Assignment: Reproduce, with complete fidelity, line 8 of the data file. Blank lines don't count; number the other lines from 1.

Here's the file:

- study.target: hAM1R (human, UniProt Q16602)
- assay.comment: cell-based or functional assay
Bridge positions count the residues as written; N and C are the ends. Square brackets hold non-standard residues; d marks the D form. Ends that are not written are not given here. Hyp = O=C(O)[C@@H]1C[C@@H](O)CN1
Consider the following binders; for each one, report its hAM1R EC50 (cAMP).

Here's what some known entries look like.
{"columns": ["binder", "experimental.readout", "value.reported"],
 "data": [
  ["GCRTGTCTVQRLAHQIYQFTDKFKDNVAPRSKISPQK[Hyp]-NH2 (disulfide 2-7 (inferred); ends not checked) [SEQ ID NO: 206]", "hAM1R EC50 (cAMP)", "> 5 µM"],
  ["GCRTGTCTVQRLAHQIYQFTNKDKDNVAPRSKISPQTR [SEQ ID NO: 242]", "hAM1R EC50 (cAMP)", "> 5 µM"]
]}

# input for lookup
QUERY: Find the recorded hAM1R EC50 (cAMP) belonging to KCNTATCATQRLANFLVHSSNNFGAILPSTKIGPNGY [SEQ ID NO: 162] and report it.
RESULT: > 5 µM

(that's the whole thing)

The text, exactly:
  ["GCRTGTCTVQRLAHQIYQFTDKFKDNVAPRSKISPQK[Hyp]-NH2 (disulfide 2-7 (inferred); ends not checked) [SEQ ID NO: 206]", "hAM1R EC50 (cAMP)", "> 5 µM"],